Why I’ll Absolutely Be Attending More Art Auctions in the Future

A few weeks ago, a friend invited me to be her plus-one at a VIP event hosted by Park West Gallery. The weekend-long event took place at the Ritz-Carlton in Marina Del Rey, California and included a free Ritz stay, excellent food and drinks, art auctions, raffles, exclusive previews of works from Peter Max, Autumn de Forest, and Godard, and artist introductions with de Forest and Godard. All of which translated into a posh, sea-side weekend filled with art, food, and wine.

Despite the fact that I run an online art magazine and have been involved with the arts in one way or another most of my life, prior to this trip I had never attended an art auction. A cattle auction, yes (what can I say, I’m originally a small town gal), but an art auction, no. I’m happy to report art auctions are way more exciting than I would have guessed: it’s kind of amusing to watch two people attempt to outbid one another while pretending they aren’t annoyed the other person hasn’t given up yet. And seeing someone spend tens of thousands of dollars in mere seconds is rather thrilling. It was hard not to get in on the action myself, but at this point I am about out of wall space until I get a larger place.

While the auctions were good fun and browsing art is always a brilliant time for me, I think my favorite part of the entire weekend (besides discovering that there is a drink called the gingerberry mojito and it’s about the best thing ever) was meeting the artists. Godard was hilarious and definitely knows how to work a crowd. He could have been a stand-up comedian just as easily as a painter. And listening to the young de Forest explain her creative journey with testing out various mixed media was intriguing.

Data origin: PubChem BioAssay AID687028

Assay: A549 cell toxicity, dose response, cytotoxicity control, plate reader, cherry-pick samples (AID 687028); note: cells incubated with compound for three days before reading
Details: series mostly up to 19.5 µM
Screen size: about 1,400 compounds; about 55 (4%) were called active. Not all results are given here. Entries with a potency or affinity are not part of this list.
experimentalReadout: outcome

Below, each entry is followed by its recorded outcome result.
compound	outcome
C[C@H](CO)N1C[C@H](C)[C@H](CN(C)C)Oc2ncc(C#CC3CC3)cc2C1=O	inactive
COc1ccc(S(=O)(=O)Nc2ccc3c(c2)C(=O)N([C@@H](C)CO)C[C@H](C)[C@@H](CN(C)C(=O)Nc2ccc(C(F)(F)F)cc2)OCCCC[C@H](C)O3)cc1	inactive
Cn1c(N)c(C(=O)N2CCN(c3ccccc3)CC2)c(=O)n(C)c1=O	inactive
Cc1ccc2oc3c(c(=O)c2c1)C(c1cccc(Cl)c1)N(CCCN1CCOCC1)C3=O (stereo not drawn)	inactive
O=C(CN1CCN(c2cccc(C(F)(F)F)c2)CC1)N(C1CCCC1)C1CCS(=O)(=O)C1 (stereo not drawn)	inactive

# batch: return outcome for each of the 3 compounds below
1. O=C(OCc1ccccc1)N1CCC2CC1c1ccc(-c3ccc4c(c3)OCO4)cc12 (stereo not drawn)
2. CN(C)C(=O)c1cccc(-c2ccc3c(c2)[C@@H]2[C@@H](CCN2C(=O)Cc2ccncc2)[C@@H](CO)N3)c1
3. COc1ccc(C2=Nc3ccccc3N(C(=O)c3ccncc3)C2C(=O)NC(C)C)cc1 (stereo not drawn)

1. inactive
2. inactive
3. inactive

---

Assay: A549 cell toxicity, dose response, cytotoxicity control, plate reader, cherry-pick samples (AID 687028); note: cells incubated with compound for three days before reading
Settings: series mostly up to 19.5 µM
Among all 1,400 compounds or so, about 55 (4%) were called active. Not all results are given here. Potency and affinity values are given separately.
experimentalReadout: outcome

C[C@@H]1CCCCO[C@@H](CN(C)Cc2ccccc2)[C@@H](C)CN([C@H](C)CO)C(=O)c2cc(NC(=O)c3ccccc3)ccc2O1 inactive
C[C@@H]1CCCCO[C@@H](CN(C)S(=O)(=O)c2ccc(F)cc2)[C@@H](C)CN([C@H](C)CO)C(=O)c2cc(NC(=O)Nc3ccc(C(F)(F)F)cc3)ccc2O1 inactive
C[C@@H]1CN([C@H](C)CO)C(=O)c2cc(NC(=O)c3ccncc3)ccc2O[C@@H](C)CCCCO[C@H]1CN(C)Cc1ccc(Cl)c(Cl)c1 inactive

Artist Michael Godard
Artist Autumn de Forest

 

 

 

 

 

 

 

Part of the reason I interview artists for my TreeHouse Arts site is because learning the process of how their work is created – whether that art form be painting, photography, music, writing, or anything else – makes a huge difference as far as appreciation and understanding are concerned. Learning about the artist behind the art gives people a vested interest in the work. Getting to know Godard and de Forest, even on a superficial level, had that effect on me.

To see some of the work shown at the event, take a look through the slideshow below. And if you get the chance to attend an art auction in the future, I highly recommend it.

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Supporting Art in Education through Orange County’s Junior Art Exhibit

St Basils in Color by Nora DeVente, Grade 8

A few weeks ago, I wrote about the Festival of the Arts and Pageant of the Masters events in Southern California for the TreeHouse Arts site. What I didn’t mention then was the Junior Art Exhibit that is also a part of their summer show.

Since 1947, the Junior Art Exhibit has included select art from over 300 Orange County students between the ages of Kindergarten to grade 12. The exhibit is impressive not only in the budding artistic abilities it portrays, but also because it calls attention to one of my passions: the importance of continuing art education in our school systems.

Take a look over some of the below works from California’s upcoming artistic major-leaguers and tell me if you’re as impressed and excited as I am about all of the talent coming from our future generations.

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What I Learned at My First Art Show as an Artist